African pop culture (The Farmers of Africa)

This episode is to revalue the farmers, the feeders and breeders of nations, this is an exemplified and explanatory illustration of the obstacles and problems withheld by the African farmers. From the African farmers!!

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“Plant a seed, feed a nation”was the preamble I grew up hearing right from childhood. More frequent than most everybody talked about how important farmers are to a nation.

  Schools made us farm as an extra curricular activity, I dreaded it so much and for some reason best known to the soil apportioned to me, my seeds never seemed to germinate. Oh well’ guess I wasn’t cut out for that.

 The movie “12 years a slave” is an award winning movie centered on slavery, but it expanciated on how Africans were forced to serve their masters and work in huge farmlands for days without enough food and less water, they were used to feed the colonies and their families. 

  Gradually it started to sink in, the importance of farmers cannot be overemphasized, they are the backbone of any economy. 

  Undoubtedly, the potentials of the  “African land” is phenomenal, its citizens are hardworking and capable of providing financial security, abundant farm yields, affordable educational system for the children, life security and a standard living for its people and the world at large. However, most of these potentials are left untapped due to the insufficient funding and financial support from the leaders of African states. More attention is paid to the common minerals that are feasible like gold, bitumen, oil and gas etc and they spend millions trying to harness them forgetting they might run out really soon.

Problems faced by the African farmers all generate from the deficient “financial support and investment” from the government of the states. And other Private owned organizations For example÷

* farmers can’t increase the size of their farmlands to accommodate more crops because they lack the finance, And the cost of purchasing a piece of land is ridiculously high these days. 

* inadequate access to fertilizers- due to the importance of this material to crops, the price has been escalated and keeps escalating, making it almost impossible for the farmers to purchase the quantity they need, they end up getting insignificant quantity that surmount to nothing at the end of the day.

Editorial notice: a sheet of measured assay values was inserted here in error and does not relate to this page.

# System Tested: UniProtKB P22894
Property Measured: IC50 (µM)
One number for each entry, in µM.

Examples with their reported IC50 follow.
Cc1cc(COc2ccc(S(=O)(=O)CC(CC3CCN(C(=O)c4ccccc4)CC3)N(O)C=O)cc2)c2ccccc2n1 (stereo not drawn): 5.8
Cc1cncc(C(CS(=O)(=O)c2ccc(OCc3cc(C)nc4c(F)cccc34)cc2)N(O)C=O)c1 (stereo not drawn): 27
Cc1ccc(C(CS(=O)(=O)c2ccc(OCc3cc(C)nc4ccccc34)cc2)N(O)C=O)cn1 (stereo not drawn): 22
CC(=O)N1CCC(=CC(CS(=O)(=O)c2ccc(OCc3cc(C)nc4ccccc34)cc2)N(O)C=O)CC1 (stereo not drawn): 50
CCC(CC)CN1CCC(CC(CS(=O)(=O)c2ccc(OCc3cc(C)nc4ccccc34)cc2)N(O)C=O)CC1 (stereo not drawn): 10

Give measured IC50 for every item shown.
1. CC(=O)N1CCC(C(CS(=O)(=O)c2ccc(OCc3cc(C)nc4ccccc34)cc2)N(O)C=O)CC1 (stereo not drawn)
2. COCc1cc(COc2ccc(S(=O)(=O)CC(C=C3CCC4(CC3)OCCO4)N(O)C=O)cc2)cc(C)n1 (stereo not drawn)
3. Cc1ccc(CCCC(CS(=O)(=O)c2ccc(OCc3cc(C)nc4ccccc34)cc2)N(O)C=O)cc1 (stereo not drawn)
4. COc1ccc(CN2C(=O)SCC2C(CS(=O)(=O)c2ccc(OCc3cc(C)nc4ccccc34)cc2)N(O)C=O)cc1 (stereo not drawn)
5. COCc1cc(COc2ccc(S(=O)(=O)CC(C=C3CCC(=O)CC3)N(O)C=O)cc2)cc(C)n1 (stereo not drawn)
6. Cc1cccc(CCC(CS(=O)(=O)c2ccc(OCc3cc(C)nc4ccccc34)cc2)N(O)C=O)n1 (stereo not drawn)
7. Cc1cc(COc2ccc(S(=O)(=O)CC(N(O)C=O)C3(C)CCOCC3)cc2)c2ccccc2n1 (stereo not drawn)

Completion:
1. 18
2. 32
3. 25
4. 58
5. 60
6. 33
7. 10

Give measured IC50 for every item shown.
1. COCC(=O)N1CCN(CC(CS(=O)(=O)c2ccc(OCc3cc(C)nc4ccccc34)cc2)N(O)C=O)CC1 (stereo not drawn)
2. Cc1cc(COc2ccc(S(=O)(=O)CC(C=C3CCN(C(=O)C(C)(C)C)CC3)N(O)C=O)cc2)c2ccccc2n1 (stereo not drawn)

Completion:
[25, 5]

* the major of all these obstacles remain the inability to purchase some basic farm implements and machineries that make work easier, faster and more efficient.  These farmers barely make enough money to feed themselves and their families, so it is absolutely preprostrous for them to purchase machines. With sufficient finance and funding they can purchase basic machineries like the land mower, chisel plow, sprayer, conveyor belt, grain dryer or even the common farm truck. But without these, they end up doing them manually which consumes time and gives chance to errors, it also resonates to very little farm output and unhealthy yields due to insufficient fertilization. 

  My plea is not only to the Leaders of Africa but for every single one of us to embrase the farmers and not see them as the low lives of the community but instead the “feeders of nations” that they rightfully are, let’s give them the support and aid that they require because they work for us all and they plant the trees that gives us oxygen(major bonus). Imagine a world without farmers? That’s starvation you see, that’s self inflicted famine. 

    The potential is there, the strength and will power is present, the ability and love that goes with all things is available abundantly, all that is required now is the support and mainly that of the “leaders”. 

   I visited various African farmlands and had a one-on-one conversation with the farmers to hear their opinions and deep rooted thoughts of the challenges and problems they face trying to feed the nation. I just aired some of it here! Stay glued for yet another episode of the African pop Culture-APC 

For a closing, here are some photos for your viewing pleasure 🙂

Many blessings to you, Mahdheebah